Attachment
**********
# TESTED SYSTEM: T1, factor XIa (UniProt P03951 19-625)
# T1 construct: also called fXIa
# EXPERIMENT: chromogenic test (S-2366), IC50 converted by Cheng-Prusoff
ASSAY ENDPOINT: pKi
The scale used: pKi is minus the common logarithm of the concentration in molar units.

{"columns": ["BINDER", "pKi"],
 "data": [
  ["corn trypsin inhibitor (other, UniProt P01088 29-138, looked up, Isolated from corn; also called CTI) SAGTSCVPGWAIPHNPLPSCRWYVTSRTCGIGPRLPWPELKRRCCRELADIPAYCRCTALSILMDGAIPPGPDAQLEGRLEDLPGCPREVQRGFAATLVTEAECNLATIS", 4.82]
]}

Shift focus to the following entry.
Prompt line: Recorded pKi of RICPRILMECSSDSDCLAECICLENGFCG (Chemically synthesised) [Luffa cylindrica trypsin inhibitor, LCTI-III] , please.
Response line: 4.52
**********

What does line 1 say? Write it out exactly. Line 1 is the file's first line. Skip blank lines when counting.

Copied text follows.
# TESTED SYSTEM: T1, factor XIa (UniProt P03951 19-625)